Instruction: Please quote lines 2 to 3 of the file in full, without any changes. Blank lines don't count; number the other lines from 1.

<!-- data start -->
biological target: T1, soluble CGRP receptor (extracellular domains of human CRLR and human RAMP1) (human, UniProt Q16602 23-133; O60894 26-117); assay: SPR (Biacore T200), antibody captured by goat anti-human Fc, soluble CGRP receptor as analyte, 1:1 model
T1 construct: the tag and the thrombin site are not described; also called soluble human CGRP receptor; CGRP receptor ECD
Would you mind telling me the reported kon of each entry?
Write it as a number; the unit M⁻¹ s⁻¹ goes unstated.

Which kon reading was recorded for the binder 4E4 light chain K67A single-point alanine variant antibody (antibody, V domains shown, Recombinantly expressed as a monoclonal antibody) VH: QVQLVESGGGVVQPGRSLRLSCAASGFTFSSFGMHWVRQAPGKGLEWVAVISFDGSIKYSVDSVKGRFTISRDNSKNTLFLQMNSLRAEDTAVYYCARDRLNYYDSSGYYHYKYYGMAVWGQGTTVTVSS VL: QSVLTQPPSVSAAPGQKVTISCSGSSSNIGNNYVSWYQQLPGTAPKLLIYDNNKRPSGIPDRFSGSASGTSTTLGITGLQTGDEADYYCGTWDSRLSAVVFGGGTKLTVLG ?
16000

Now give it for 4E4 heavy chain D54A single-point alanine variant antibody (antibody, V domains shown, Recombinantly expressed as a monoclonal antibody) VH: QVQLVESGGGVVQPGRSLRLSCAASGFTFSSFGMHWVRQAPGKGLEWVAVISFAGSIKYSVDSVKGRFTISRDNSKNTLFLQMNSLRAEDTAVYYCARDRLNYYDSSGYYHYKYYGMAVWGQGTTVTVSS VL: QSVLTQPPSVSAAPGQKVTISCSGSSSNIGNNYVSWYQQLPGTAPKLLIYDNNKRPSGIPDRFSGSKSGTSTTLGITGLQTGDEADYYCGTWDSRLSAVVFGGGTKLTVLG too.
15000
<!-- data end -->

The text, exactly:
T1 construct: the tag and the thrombin site are not described; also called soluble human CGRP receptor; CGRP receptor ECD
Would you mind telling me the reported kon of each entry?